Saturday, March 29, 2008

One of the First Signs of Spring

I don't know about you but my nav station collects stuff. By season's end, the inside contains little bits and pieces of things that have long ago been replaced, fixed, or otherwise rendered unto Neptune. It seems that the natural place to put things that you don't know what to do with is the nav station surface. So much so that before you can go for the first sail of the season something must be done or face charts, bulbs, little bits of wire, tape, Eldridge's (last year's), the screwdriver you use when you're too lazy to find a proper tool and whatever else hides in the corners ends up on the cabin sole or in the bilge.

So last weekend while installing my radio/CD player I had to clean it up. The first thing I found is that I have a bunch more spare parts than I knew. The other thing is that there's lots of room there for, well, navigating. Who knew? So, for the first few weeks of this season I'll have a ship-shape nav station while it waits to accrete this year's detritus.

My point here is that it's another spring and the beginning of a new season. There was a lull in work on the boat because it was cold and dark and unfriendly and frankly, all I really wanted to do aboard was sleep. I felt bad because I hadn't gotten anything done.

But in the last few weeks I've installed the new VHF with DSC calling and locating, new self-tailing winches (purchased as a celebration of a new job), and the stereo mentioned before. I'll finish up the holding tank plumbing now and will be setting sail late April for the season's first cruise. I can't wait!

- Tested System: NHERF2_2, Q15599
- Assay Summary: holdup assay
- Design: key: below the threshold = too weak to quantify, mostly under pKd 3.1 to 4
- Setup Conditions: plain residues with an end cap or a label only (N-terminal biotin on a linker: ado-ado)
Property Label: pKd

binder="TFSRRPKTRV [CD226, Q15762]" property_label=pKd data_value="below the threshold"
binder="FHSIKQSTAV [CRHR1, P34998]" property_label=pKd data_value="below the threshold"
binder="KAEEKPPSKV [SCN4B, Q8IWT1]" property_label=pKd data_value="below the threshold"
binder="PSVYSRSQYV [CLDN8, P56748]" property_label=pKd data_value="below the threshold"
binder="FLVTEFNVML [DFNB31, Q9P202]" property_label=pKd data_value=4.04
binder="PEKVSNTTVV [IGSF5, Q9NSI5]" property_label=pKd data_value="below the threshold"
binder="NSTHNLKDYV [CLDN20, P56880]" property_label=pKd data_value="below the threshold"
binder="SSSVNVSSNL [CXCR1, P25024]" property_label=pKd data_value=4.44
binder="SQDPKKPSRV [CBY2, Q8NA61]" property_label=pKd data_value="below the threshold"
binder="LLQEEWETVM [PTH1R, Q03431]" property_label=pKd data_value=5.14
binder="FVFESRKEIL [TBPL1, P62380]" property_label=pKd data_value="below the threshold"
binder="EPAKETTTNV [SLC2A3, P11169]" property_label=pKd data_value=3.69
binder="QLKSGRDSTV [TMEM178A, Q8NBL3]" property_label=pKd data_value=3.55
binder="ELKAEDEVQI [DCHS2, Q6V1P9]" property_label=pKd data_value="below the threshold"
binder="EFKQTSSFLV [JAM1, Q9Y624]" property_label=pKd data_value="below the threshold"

Because of travel plans, I won't get the cover off until April 20 or so. But then, watch out! The weather keeps getting nicer and nicer. I sure do hope work doesn't get in the way of fun this year!

So, installing winches. Here goes. It is my feeling that you can't have enough of the things. Moreover, the standard placement of the winches Pelican meant that you have to go into autopilot to adjust the sails. This is a terrible way to singlehand, especially if the autopilot fails. I know since I've done it.

I recently came into a little bit of money and purchased two Andersen 46STs to use as primaries near the wheel (which I replaced with a 48" wheel). The first thing to consider is the actual placement. In Pelican's case, the mizzen stays and main backstays are right where you'd put a winch in a perfect world. Since it's not, I took a winch out of the box and put a winch handle in it and placed it where I could spin the handle without hitting my hand or anything else. I placed them outboard as far as I could on the coaming. I marked the circle where the base would be.

Next, I looked under the coaming to see if there was anything I wouldn't like to drill into, like electrical or fuel lines. This is a sometimes overlooked step that results in all sorts of grief. I've said it before: Good judgment comes from experience; experience from bad judgment.

Anyway, the winches come with a template, but since you have to take the top off to mount them, I just took it off, lined up the base with the circle I drew earlier, and with a marker marked the five mounting holes.

Since the mounting bolts are 5/16" I drilled all the holes to 7/16", taped the bottom and filled with liquid epoxy. After that set (well, a little longer because the neighbor came over and offered some wine so that pretty well finished that day's work) , I re-drilled the holes to 5/16".

Next I put 3M 4200UV around each hole and put the winches in place. With the help of my aforementioned wine producing neighbor, I crawled in the locker and he held the bolt head while I cranked from below.

Now as you see the picture from below, you'll notice I used fender washers instead of a full backing plate. When drilling through the coaming, I noticed the core was solid mahogany rather than plywood. It was 3/4" thick, as well. Since winch loading is sideways and not straight up I'm not worried. The original winches had no more than a regular washer and a lock washer and they've stood up for 30 years.

Because of the stays, I'll have to put a turning block on the port side to clear all the interference and to avoid the forward winches. I'll do this when the cover comes off later this month.

Soon, we'll be seeing each other on the water! I, for one, can't wait!

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